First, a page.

EN BANC

Agenda for

Item No.

 

G.R. No. 174153 (Raul Lambino, et al. v. Commission on Elections, et al.) and G.R. No. 174299 (Mar-Len Abigail Binay, et al. v. Commission on Elections, et al.).

 

 

Promulgated:

 

October 25, 2006

 

x ---------------------------------------------------------------------------------------- x

 

 

SEPARATE OPINION

 

 

AZCUNA, J.:

 

 

Why, friends, you go to do you know not what.

 

-- Shakespeare, Julius Caesar, Act III, Sc. 2.

 

 

Article XVII of the Constitution states:

 

 

AMENDMENTS OR REVISIONS

 

Section 1. Any amendment to, or revision of, this Constitution may be proposed by:

 

(1)               The Congress, upon a vote of three-fourths of all its members; or

 

(2)               A constitutional convention.

 

Sec. 2. Amendments to this Constitution may likewise be directly proposed by the people through initiative upon a petition of at least twelve per centum of the total number of registered voters, of which every legislative district must be represented by at least three per centum of the registered votes therein. No amendment under this section shall be authorized within five years following the ratification of this Constitution nor oftener than once every five years thereafter.

 

The Congress shall provide for the implementation of the exercise of this right.

 

Sec. 3. The Congress may, by a vote of two-thirds of all its Members, call a constitutional convention, or by a majority vote of all its Members, submit to the electorate the question of calling such a convention.

 

Sec. 4. Any amendment to, or revision of, this Constitution under Section 1 hereof shall be valid when ratified by a majority of the votes cast in a plebiscite which shall be held not earlier than sixty days nor later than ninety days after the approval of such amendment or revision.

 

Any amendment under Section 2 hereof shall be valid when ratified by a majority of the votes cast in a plebiscite which shall be held not earlier than sixty days nor later than ninety days after the certification by the Commission on Elections of the sufficiency of the petition.

 

This Article states the procedure for changing the Constitution.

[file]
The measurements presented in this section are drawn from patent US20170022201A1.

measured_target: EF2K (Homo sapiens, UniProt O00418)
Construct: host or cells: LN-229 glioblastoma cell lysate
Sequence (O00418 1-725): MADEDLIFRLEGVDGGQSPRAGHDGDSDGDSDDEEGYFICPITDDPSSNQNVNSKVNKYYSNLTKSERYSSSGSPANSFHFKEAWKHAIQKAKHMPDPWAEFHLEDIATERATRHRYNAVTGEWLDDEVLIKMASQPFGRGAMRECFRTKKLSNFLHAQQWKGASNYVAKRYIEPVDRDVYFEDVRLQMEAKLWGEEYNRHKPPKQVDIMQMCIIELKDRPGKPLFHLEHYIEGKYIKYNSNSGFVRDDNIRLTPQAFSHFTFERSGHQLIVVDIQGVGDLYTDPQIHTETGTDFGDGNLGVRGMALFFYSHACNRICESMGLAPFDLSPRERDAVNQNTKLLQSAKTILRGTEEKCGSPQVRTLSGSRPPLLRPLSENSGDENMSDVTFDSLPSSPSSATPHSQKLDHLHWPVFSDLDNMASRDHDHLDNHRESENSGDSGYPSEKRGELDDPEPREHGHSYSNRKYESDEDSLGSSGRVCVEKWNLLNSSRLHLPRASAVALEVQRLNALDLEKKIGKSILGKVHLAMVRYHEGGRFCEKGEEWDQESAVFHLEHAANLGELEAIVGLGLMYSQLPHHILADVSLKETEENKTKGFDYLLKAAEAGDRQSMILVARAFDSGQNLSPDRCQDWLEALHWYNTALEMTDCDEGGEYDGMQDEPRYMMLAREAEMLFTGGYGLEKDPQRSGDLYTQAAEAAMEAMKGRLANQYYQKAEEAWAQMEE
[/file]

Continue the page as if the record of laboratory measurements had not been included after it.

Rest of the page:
Constitutions have three parts the Constitution of Liberty, which states the fundamental rights of the people; the Constitution of Government, which establishes the structure of government, its branches and their operation; and the Constitution of Sovereignty, which provides how the Constitution may be changed.

 

Article XVII is the Constitution of Sovereignty.

 

As a result, the powers therein provided are called constituent powers. So when Congress acts under this provision, it acts not as a legislature exercising legislative powers. It acts as a constituent body exercising constituent powers.

 

The rules, therefore, governing the exercise of legislative powers do not apply, or do not apply strictly, to the actions taken under Article XVII.

 

Accordingly, since Article XVII states that Congress shall provide for the implementation of the exercise of the peoples right directly to propose amendments to the Constitution through initiative, the act of Congress pursuant thereto is not strictly a legislative action but partakes of a constituent act.

 

As a result, Republic Act No. 6735, the act that provides for the exercise of the people of the right to propose a law or amendments to the Constitution is, with respect to the right to propose amendments to the Constitution, a constituent measure, not a mere legislative one.

 

The consequence of this special character of the enactment, insofar as it relates to proposing amendments to the Constitution, is that the requirements for statutory enactments, such as sufficiency of standards and the like, do not and should not strictly apply. As long as there is a sufficient and clear intent to provide for the implementation of the exercise of the right, it should be sustained, as it is simply a compliance of the mandate placed on Congress by the Constitution.

 

Seen in this light, the provisions of Republic Act No. 6735 relating to the procedure for proposing amendments to the Constitution, can and should be upheld, despite shortcomings perhaps in legislative headings and standards.

 

For this reason, I concur in the view that Santiago v. Comelec[1] should be re-examined and, after doing so, that the pronouncement therein regarding the insufficiency or inadequacy of the measure to sustain a peoples initiative to amend the Constitution should be reconsidered in favor of allowing the exercise of this sovereign right.

 

And applying the doctrine stated in Senarillos v. Hermosisima,[2] penned by Justice J.B.L. Reyes, in relation to Article 8 of the Civil Code, that a decision of this Court interpreting a law forms part of the law interpreted as of the time of its enactment, Republic Act No. 6735 should be deemed sufficient and adequate from the start.

 

This next point to address, there being a sufficient law, is whether the petition for initiative herein involved complies with the requirements of that law as well as those stated in Article XVII of the Constitution.

 

True it is that ours is a democratic state, as explicitated in the Declaration of Principles, to emphasize precisely that there are instances recognized and provided for in the Constitution where our people directly exercise their sovereign powers, new features set forth in this People Power Charter, namely, the powers of recall, initiative and referendum.

 

Nevertheless, this democratic nature of our polity is that of a democracy under the rule of law. This equally important point is emphasized in the very Preamble to the Constitution, which states:

 

. . . the blessings of . . . democracy under the rule of law . . . .